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(REUTERS/Clodagh Kilcoyne)
(REUTERS/Clodagh Kilcoyne)

'Long overdue'

Irish government reimburses travel expenses to woman forced to travel to Britain for abortion

By WITW Staff on December 1, 2016

The government of Ireland has officially compensated and apologized to a woman who was forced to travel to Britain to undergo an abortion — a gesture that activists have called a first for the predominantly Catholic country.

Amanda Mellet, one of three Irish women who formally called upon the U.N. to condemn Ireland’s prohibition on abortions in cases of fatal fetal abnormalities, went to Britain to obtain an abortion rather than be forced to give birth to a baby that would be born dead. In June, the United Nations Human Rights Council ruled in Mellet’s favor, finding that she had suffered “discrimination and anguish” as a result of Ireland’s harsh prohibition against abortion. Ireland’s Minister for Health, Simon Harris, has since apologized to Mellet and the government awarded her a settlement of more than $30,000.

“To the best of my knowledge, this is the first time ever that the Irish government has compensated a woman for having to leave the country for an abortion,” said Ailbhe Smyth, a reproductive rights activist. “This is long overdue acknowledgement of the profound denial of women’s right to autonomy in this country.”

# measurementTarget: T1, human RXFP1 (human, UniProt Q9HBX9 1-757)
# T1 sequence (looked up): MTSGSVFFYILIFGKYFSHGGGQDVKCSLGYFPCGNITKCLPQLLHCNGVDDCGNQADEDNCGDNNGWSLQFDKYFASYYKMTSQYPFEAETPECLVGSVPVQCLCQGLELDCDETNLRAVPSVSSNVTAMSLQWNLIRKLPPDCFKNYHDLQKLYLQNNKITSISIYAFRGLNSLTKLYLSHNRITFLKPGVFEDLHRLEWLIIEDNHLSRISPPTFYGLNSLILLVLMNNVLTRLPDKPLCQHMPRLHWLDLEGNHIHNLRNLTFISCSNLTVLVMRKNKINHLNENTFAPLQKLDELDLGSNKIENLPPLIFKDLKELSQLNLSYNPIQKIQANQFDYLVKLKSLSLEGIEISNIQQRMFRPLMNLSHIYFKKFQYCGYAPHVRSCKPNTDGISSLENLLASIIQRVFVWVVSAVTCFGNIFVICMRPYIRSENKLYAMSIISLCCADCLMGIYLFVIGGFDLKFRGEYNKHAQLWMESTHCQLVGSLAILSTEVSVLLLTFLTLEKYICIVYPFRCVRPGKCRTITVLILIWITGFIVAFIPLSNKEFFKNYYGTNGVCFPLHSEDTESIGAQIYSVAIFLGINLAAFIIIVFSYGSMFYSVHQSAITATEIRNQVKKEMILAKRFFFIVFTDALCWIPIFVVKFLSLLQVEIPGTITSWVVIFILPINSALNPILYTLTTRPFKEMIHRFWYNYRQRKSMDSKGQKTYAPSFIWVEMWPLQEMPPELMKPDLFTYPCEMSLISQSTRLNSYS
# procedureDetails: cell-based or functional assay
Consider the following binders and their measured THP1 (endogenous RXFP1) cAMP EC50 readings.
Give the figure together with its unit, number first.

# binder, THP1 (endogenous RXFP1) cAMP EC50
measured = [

Ivana Bacik, an Irish Labor party senator and Trinity College Dublin law lecturer, suggested that Ireland’s decision to accept the UNHRC’s ruling could be a chance for activists to further push for legal access to abortion.

“The U.N. Human Rights Committee’s ruling in June of this year constituted an important acknowledgement that the highly restrictive Irish law on abortion violates the human rights of women,” said Bacik. “But we need now to see official recognition that thousands of other women are being denied their basic human rights through being denied access to legal abortion in Ireland.”

Read the full story at The Guardian.


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